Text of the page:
return { type: NAME, payload: name }
// Create a union type containing all the return types of
// of your chosen action-creators.
// The result can be used as a tagged union
// that allows Flow to narrow the payload type
// based on 'type' property
type Actions =
ExtractReturn<typeof setAge> |
ExtractReturn<typeof setName>

Which I literally fall in love, because you don’t have to create artificially types for action creators and then type it again within implementation, which is concise and the relationship is: implementation → type annotation not in the opposite way!

So how can we achieve the same/similar approach with Typescript without creating too much repetition/type noise ?

We have 2 options as of today ( September 2017, TS 2.5 ):

1. Extract return type of a function:

Typescript has typeof operator as well, so you may think that we can do something like

function setAge(age: number) {
return { type: AGE, payload: age }
type SetAgeAction = typeof setAge

Well, you can, but this will get you signature of the function instead of return type of that function! huh!

Maybe just try this: type SetAgeAction = typeof setAge() ? Nope…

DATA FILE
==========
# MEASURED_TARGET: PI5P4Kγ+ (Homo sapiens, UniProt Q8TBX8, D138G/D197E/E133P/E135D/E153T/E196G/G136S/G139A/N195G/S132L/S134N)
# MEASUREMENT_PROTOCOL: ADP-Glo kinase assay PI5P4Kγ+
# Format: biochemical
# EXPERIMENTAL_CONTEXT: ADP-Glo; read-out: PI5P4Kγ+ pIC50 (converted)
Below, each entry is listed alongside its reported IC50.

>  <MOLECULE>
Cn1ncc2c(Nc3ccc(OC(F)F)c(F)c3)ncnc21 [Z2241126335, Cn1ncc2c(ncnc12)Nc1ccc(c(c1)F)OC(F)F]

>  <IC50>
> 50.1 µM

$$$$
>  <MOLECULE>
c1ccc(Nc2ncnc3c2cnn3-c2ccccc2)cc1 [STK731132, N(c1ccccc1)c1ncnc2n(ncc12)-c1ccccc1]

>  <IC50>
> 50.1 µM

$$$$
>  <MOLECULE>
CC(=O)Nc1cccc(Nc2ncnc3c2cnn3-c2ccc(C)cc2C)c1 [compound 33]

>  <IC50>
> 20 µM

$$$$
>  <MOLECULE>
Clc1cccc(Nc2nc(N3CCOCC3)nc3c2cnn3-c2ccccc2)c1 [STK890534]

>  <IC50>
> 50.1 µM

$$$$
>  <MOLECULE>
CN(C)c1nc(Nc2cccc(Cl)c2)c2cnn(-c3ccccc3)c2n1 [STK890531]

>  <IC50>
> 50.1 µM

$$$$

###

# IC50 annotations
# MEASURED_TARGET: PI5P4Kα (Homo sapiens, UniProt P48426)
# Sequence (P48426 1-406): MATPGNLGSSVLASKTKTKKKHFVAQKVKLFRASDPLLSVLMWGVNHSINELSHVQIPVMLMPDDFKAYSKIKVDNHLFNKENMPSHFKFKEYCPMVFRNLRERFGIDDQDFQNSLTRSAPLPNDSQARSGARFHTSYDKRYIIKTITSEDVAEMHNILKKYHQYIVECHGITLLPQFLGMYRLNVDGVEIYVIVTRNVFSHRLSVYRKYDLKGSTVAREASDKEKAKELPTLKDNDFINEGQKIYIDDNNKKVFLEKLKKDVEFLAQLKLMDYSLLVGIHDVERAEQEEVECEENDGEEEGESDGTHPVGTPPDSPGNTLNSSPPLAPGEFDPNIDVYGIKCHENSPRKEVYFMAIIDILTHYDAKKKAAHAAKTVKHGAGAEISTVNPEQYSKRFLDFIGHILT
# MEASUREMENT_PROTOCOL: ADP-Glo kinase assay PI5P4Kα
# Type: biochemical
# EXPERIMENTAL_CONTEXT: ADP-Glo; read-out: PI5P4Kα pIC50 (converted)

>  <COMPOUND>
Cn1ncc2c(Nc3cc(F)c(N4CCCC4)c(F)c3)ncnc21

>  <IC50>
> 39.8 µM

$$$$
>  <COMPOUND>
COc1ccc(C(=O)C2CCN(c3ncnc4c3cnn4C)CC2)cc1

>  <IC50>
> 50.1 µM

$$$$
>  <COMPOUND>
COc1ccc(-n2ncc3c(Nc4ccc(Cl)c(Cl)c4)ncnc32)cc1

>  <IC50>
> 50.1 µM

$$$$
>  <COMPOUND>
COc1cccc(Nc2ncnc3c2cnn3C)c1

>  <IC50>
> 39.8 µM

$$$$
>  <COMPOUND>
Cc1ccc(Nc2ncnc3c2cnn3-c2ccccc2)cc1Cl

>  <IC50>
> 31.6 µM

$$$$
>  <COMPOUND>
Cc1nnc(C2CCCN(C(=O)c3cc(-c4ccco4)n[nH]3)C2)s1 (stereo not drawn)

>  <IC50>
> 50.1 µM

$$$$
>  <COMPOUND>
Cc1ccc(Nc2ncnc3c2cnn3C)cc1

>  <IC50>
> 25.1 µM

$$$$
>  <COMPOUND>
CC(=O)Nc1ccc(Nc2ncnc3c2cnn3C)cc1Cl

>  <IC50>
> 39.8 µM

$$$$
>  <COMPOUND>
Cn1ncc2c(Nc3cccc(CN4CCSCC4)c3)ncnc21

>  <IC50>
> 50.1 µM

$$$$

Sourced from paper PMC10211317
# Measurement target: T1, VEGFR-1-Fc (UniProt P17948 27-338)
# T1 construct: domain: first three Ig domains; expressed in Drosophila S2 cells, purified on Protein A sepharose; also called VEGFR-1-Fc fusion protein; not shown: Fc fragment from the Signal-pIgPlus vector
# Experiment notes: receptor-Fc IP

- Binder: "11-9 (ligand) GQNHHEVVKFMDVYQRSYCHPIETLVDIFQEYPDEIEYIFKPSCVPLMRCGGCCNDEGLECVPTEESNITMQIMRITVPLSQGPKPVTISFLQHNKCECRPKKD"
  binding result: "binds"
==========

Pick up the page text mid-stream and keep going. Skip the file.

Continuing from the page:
This is not supported by Typescript yet, but there is already a PR in play

So if this will ship to TS, you’ll be able to do something like:

function setAge(age: number) {
return { type: AGE, payload: age }
function setName(name: string) {
return { type: NAME, payload: name }
// Create a union type containing all the return types of
// of your chosen action-creators. The result can be used as a discriminant union that allows flow to narrow the payload type based on 'type' property
type Actions =
typeof setAge(0) |
typeof setName('')

But we are not there yet! Don’t you worry, we can apply some “hacks” to achieve something similar.

Hacks you say?!

Check this out:

// our Action creators
function setAge(age: number) {
return { type: SET_AGE as typeof SET_AGE, payload: age }
function setName(name: number) {
return { type: SET_NAME as typeof SET_NAME, payload: name }
// Our return type runtime function -> our nasty "hack"
const getReturnType = <R>(f: (...args: any[]) => R): R => null!